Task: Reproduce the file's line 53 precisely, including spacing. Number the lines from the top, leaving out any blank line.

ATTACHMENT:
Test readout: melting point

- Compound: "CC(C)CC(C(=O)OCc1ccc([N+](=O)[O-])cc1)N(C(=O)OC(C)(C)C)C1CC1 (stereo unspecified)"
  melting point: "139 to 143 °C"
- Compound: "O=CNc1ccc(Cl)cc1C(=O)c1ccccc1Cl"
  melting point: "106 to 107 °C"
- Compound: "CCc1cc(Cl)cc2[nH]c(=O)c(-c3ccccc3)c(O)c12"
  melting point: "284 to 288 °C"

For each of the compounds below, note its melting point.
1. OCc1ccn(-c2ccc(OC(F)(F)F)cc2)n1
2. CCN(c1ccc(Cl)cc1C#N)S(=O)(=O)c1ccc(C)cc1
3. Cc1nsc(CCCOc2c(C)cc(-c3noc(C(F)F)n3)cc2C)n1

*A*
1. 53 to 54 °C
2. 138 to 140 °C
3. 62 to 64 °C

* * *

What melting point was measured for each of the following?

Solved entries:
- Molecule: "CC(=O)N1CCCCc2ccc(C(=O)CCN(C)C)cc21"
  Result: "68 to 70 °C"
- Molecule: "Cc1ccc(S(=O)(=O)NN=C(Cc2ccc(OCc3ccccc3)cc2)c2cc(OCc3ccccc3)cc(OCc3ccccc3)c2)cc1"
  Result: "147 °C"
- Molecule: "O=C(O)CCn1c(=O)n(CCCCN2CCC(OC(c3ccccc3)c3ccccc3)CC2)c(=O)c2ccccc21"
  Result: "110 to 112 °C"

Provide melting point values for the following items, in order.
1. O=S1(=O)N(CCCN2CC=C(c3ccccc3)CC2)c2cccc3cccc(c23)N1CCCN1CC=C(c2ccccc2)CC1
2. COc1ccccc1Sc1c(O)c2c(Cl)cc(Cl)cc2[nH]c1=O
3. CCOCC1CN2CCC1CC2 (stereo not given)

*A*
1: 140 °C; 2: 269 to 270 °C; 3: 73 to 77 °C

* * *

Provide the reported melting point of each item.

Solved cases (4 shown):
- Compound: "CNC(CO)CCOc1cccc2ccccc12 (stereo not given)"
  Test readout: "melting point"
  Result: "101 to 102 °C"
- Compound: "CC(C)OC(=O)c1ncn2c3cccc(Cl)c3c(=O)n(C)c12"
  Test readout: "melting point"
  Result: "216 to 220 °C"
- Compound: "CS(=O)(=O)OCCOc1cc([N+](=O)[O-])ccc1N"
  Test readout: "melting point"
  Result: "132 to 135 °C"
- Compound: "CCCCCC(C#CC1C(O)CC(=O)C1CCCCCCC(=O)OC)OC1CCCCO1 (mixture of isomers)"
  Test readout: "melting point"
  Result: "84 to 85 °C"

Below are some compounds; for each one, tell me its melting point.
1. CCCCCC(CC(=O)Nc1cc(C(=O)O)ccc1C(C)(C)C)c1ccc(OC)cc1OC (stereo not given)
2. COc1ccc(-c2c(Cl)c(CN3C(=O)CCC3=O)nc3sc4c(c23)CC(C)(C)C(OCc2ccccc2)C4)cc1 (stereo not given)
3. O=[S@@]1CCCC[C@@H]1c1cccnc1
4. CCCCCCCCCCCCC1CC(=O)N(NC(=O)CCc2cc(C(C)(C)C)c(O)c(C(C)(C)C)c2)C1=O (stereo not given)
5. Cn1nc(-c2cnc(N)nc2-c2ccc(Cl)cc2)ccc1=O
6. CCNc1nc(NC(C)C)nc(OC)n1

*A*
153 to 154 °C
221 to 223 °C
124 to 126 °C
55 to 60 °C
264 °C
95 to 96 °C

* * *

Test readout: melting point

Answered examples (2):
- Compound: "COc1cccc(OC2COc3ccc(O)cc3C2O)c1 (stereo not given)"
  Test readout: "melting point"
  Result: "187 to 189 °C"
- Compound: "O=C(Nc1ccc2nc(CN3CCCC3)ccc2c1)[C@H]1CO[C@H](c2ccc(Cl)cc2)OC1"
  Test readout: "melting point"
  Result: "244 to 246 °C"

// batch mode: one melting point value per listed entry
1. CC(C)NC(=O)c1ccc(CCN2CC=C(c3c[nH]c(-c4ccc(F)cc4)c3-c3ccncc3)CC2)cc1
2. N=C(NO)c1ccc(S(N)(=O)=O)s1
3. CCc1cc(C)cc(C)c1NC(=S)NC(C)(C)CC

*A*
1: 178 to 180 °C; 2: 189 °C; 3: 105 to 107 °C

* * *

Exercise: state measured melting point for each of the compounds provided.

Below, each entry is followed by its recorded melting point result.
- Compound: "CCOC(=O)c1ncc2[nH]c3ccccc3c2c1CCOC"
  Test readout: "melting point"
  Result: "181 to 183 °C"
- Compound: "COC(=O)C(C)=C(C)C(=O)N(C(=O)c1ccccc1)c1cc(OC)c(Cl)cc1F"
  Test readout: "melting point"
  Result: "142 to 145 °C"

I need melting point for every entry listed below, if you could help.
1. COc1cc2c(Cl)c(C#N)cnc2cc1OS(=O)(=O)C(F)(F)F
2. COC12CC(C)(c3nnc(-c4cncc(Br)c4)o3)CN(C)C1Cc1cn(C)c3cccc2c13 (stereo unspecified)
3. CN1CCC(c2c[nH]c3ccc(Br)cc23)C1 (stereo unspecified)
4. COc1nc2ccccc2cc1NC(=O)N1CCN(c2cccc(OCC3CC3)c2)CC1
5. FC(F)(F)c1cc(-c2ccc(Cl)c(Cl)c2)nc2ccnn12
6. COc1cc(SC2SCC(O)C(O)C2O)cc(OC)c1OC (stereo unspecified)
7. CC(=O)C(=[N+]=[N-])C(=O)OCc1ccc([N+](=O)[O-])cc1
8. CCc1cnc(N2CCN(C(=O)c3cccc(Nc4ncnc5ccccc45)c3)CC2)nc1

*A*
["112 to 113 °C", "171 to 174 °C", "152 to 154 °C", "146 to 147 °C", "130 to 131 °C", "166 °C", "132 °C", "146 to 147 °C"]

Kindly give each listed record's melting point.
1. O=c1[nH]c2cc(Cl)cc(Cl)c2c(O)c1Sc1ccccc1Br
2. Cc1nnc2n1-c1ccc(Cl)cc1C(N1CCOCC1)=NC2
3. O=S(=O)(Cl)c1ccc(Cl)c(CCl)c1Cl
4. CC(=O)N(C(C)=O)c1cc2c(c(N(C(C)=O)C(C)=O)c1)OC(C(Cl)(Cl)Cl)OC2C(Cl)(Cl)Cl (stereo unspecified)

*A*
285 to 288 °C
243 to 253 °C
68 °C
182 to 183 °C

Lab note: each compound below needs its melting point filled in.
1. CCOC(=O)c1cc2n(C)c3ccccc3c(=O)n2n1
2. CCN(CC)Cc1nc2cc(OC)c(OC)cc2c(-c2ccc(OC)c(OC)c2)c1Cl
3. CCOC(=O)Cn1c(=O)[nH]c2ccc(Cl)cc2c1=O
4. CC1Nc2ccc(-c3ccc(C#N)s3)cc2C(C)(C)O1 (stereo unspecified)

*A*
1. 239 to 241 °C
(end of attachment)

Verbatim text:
*A*